At the same time, just like Mr Putin, the Turkish president is keen to play hardball with other countries. In the weeks leading up to the referendum, he repeatedly attacked Germany and the Netherlands, countries with significant Turkish minorities and important dialogue partners from the European Union. The negotiations for Turkey’s accession to the EU, however, are basically over, which signals a new course for its foreign policy.
Once considered a reliable partner by many Western countries, Mr Erdoğan now surrounds himself with other outsiders from the international community. After the referendum, U.S. president Donald Trump was the only Western leader that called and congratulated him. The other prominent congratulator was Mr Putin.
Many comparisons have been made between the two presidents recently. The Times went even so far to compare the Turkish president to a Kremlin leader from the past. ‘Some people believe Mr Erdoğan wants to create a loyal corps of paramilitary police as a counterweight to the army, the target of repeated purges,’ the British daily wrote.
Reminding that the purges started after the failed coup d’etat, the Times drew parallels to the Soviet Union and Nazi Germany in the 1930s. ‘Stalin launched his purges after the assassination of Sergey Kirov in 1934; Hitler rushed through the enabling legislation that saw thousands of opponents arrested after the burning of the Reichstag a year earlier.’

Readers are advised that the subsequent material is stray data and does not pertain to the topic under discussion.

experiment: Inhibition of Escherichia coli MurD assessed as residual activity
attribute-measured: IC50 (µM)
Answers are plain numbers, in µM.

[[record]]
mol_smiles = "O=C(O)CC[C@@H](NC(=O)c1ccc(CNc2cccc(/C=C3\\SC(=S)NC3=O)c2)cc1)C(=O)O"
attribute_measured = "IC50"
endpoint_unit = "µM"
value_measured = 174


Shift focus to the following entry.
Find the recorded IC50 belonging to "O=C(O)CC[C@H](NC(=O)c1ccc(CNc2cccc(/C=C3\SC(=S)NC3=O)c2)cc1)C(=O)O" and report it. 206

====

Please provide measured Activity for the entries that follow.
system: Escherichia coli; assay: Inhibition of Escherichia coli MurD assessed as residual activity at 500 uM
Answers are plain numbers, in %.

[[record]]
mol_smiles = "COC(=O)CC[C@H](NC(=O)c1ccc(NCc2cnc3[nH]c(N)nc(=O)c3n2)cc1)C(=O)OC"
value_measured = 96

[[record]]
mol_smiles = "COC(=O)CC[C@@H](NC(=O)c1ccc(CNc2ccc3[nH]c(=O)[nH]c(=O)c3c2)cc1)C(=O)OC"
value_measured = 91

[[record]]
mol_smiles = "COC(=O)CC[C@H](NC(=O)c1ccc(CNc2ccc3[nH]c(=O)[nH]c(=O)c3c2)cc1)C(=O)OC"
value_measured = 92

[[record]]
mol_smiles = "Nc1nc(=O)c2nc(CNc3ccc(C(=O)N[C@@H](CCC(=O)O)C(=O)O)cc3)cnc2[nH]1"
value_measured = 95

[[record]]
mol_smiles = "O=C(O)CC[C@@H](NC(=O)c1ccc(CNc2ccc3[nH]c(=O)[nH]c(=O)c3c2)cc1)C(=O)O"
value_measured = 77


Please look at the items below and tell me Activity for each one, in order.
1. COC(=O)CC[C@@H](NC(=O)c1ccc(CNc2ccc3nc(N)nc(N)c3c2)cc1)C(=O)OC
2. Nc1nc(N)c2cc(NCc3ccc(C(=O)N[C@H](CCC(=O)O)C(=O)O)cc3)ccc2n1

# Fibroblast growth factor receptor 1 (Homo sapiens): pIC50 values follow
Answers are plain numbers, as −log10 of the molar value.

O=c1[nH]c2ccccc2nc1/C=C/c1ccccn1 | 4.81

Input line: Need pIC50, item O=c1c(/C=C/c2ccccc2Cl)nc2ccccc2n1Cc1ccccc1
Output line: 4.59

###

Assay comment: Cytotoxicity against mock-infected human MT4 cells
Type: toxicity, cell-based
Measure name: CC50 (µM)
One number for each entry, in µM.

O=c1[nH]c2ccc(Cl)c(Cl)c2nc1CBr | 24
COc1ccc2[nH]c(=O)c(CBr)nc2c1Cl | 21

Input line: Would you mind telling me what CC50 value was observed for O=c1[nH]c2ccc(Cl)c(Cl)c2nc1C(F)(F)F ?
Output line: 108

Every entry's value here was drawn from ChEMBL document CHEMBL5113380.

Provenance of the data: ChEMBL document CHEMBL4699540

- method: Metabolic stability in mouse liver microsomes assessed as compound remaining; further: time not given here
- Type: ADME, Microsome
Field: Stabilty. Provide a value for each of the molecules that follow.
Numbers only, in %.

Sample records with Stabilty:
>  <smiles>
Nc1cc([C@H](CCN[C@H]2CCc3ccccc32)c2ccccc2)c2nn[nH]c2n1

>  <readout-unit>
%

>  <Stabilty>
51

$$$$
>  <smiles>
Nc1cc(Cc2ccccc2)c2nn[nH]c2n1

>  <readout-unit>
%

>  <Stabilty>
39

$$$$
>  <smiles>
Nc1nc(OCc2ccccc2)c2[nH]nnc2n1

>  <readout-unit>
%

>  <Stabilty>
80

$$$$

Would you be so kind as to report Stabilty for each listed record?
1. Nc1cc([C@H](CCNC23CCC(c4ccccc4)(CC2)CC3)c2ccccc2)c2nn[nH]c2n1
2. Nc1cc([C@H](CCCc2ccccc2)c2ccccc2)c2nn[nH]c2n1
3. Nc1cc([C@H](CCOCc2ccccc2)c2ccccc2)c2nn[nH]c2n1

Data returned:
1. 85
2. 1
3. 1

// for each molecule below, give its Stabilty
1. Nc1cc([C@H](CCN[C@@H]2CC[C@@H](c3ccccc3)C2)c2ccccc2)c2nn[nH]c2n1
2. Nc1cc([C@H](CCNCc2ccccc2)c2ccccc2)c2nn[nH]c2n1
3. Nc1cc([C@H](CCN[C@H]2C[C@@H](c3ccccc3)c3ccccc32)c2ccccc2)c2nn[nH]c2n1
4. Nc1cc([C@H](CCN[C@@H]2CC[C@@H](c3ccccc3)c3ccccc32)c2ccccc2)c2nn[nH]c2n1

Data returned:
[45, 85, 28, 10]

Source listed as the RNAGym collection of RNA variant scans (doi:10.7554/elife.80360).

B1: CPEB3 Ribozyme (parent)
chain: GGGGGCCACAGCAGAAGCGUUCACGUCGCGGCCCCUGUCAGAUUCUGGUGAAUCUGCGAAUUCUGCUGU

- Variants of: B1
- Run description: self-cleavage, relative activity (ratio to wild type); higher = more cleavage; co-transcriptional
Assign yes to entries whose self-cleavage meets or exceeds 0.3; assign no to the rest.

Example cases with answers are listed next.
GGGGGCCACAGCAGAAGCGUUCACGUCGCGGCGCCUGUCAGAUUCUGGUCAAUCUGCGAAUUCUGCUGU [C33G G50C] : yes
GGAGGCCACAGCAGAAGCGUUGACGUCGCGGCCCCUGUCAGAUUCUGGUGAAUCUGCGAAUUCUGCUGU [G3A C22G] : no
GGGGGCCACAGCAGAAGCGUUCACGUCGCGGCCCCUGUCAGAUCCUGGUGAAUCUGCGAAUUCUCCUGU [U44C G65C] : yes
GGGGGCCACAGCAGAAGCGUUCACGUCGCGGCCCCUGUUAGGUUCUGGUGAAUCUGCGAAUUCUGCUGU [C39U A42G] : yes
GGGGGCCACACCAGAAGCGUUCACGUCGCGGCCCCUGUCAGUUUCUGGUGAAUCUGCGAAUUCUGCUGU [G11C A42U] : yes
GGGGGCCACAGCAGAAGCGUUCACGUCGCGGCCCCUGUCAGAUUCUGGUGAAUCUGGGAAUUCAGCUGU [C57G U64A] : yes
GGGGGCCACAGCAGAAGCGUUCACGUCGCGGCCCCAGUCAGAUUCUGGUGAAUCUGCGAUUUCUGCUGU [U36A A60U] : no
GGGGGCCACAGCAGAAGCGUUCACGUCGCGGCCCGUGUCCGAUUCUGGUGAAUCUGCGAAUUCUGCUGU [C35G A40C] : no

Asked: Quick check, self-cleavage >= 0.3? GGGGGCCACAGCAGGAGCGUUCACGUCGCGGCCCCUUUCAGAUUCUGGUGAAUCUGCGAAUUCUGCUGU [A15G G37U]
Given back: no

As much as the leaders in Moscow and Ankara have in common, Mr Putin and Mr Erdoğan have struggled to come to terms in Syria. Turkey’s regional agenda in regard to Syria and the ongoing war is not in line with Russia’s. However, Mr Erdoğan is aware of the important geopolitical position his country has and that it is unlikely that Russia, one of Turkey’s most important economic partners, would turn on Ankara. That being said, neither the U.S. nor Russia has done what Erdoğan wanted them to do in Syria.
‘Putin inherited the institutional structure of the Soviet Union and is pushing for Russia’s interests according to this,’ says Professor Ilter Turan of Istanbul’s Bilgi University. ‘Erdoğan, however, is dismantling Turkey’s established institutional structure and replacing it with his own institutions. With advice from advisers who are clearly not apprised of international realities, he is pushing his own interests, which he mistakes for Turkey’s interests.’
Mr Erdoğan certainly tries to emulate the political style of Mr Putin and wants to copy much of the Russian president’s domestic and foreign strategies, but the recent excesses, with mass layoffs in the public sector and mass arrests of oppositionists, intellectuals, and journalists, have jarred Turkey. At the moment, the country might be in the hands of a leader who cannot be brought down but needs time to recover from the shake-up, which would only happen if Mr Erdoğan ended the madman policy and even undid some of his decisions.
Otherwise, he might be able to quell any disturbance in the country, yet, in the long run, Turkey would suffer intellectually, economically, and geopolitically—probably to the extent that would make it almost impossible to make a comeback in the next few decades.